1 results for Albrow, MD

  • A sub-Saturn mass planet, MOA-2009-BLG-319Lb

    Miyake, N; Sumi, T; Dong, S; Street, R; Mancini, L; Gould, A; Bennett, DP; Tsapras, Y; Yee, JC; Albrow, MD; Bond, IA; Fouqué, P; Browne, P; Han, C; Snodgrass, C; Finet, F; Furusawa, K; Harpsøe, K; Allen, W; Hundertmark, M; Freeman, M; Suzuk, D; Abe, F; Botzler, CS; Douchin, D; Fukui, A; Hayashi, F; Hearnshaw, JB; Hosaka, S; Itow, Y; Kamiya, K; Kilmartin, PM; Korpela, A; Lin, W; Ling, CH; Makita, S; Masuda, K; Matsubara, Y; Muraki, Y; Nagayama, T; Nishimoto, K; Ohnishi, K; Perrott, YC; Rattenbury, Nicholas; Saito, To; Skuljan, L; Sullivan, DJ; Sweatman, WL; Tristram, PJ; Wada, K; Yock, Philip; Bolt, G; Bos, M; Christie, GW; Depoy, DL; Drummond, J; Gal-Yam, A; Gaudi, BS; Gorbikov, E; Higgins, D; Hwang, K-H; Janczak, J; Kaspi, S; Lee, C-U; Koo, J-R; Kozllowski, S; Lee, Y; Mallia, F; Maury, A; Maoz, D; McCormick, J; Monard, LAG; Moorhouse, D; Muñoz, JA; Natusch, T; Ofek, EO; Pogge, RW; Polishook, D; Santallo, R; Shporer, A; Spector, O; Thornley, G; Allan, A; Bramich, DM; Horne, K; Kains, N; Steele, I; Bozza, V; Burgdorf, MJ; Calchi Novati, S; Dominik, M; Dreizler, S; Glitrup, M; Hessman, FV; Hinse, TC; Jørgensen, UG; Liebig, C; Maier, G; Mathiasen, M; Rahvar, S; Ricci, D; Scarpetta, G; Skottfelt, J; Southworth, J; Surdej, J; Wambsganss, J; Zimmer, F; Batista, V; Beaulieu, JP; Brillant, S; Cassan, A; Cole, A; Corrales, E; Coutures, Ch; Dieters, S; Greenhill, J; Kubas, D; Menzies, J (2011)

    Journal article
    The University of Auckland Library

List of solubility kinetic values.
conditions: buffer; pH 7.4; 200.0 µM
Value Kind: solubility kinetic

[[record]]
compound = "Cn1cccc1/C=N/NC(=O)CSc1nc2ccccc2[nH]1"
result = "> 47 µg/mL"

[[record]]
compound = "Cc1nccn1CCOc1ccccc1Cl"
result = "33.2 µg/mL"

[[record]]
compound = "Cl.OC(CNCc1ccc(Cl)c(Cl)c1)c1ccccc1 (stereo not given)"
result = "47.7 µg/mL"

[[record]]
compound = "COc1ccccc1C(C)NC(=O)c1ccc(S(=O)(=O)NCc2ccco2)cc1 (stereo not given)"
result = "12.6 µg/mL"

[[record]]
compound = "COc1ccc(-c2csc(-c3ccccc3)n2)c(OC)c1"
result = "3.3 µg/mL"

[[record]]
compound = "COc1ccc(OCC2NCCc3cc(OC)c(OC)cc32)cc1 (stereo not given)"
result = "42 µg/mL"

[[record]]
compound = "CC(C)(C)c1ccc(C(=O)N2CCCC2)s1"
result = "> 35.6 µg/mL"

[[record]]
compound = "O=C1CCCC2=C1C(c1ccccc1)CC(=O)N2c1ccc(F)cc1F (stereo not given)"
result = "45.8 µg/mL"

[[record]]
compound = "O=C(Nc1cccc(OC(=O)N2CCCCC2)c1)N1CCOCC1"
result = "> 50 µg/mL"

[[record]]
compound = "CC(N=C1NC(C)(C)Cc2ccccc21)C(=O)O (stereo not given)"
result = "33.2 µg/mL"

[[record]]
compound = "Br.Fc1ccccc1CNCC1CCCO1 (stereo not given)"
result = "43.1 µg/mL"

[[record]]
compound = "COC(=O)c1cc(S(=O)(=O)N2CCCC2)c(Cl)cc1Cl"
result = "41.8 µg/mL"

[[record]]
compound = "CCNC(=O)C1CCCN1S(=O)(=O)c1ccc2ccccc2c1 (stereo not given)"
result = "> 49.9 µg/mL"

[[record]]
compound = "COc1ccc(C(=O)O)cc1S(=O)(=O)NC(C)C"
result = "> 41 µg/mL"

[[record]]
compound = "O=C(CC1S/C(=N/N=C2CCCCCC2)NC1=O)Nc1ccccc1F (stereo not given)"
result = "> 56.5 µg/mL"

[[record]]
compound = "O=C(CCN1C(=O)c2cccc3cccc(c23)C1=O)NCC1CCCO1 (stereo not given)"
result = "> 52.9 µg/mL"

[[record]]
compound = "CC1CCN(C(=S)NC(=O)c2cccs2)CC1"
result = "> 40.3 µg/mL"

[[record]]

We report the gravitational microlensing discovery of a sub-Saturn mass planet, MOA-2009-BLG-319Lb, orbiting a K- or M-dwarf star in the inner Galactic disk or Galactic bulge. The high-cadence observations of the MOA-II survey discovered thismicrolensing event and enabled its identification as a high-magnification event approximately 24 hr prior to peak magnification. As a result, the planetary signal at the peak of this light curve was observed by 20 different telescopes, which is the largest number of telescopes to contribute to a planetary discovery to date. The microlensing model for this event indicates a planet–star mass ratio of q = (3.95 ± 0.02) × 10−4 and a separation of d = 0.97537 ± 0.00007 in units of the Einstein radius. A Bayesian analysis based on the measured Einstein radius crossing time, tE, and angular Einstein radius, θE, along with a standard Galactic model indicates a host star mass of ML = 0.38+0.34 −0.18M and a planet mass of Mp = 50+44 −24 M⊕, which is half the mass of Saturn. This analysis also yields a planet–star three-dimensional separation of a = 2.4+1.2 −0.6 AU and a distance to the planetary system of DL = 6.1+1.1 −1.2 kpc. This separation is ∼2 times the distance of the snow line, a separation similar to most of the other planets discovered by microlensing.

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